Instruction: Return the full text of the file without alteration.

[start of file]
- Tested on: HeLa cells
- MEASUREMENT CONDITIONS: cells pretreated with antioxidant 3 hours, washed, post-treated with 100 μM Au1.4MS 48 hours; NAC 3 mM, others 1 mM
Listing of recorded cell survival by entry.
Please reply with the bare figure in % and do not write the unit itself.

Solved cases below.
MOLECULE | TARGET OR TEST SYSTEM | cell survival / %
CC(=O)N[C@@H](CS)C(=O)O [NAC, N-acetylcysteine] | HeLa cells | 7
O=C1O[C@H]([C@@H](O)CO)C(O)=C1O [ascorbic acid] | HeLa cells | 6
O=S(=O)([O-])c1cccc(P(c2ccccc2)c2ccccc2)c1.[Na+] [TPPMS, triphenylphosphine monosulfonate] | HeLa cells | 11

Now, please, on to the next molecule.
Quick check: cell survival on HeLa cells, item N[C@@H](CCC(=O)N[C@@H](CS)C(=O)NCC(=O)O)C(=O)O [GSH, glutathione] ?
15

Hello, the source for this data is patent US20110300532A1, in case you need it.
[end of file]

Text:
- Tested on: HeLa cells
- MEASUREMENT CONDITIONS: cells pretreated with antioxidant 3 hours, washed, post-treated with 100 μM Au1.4MS 48 hours; NAC 3 mM, others 1 mM
Listing of recorded cell survival by entry.
Please reply with the bare figure in % and do not write the unit itself.

Solved cases below.
MOLECULE | TARGET OR TEST SYSTEM | cell survival / %
CC(=O)N[C@@H](CS)C(=O)O [NAC, N-acetylcysteine] | HeLa cells | 7
O=C1O[C@H]([C@@H](O)CO)C(O)=C1O [ascorbic acid] | HeLa cells | 6
O=S(=O)([O-])c1cccc(P(c2ccccc2)c2ccccc2)c1.[Na+] [TPPMS, triphenylphosphine monosulfonate] | HeLa cells | 11

Now, please, on to the next molecule.
Quick check: cell survival on HeLa cells, item N[C@@H](CCC(=O)N[C@@H](CS)C(=O)NCC(=O)O)C(=O)O [GSH, glutathione] ?
15

Hello, the source for this data is patent US20110300532A1, in case you need it.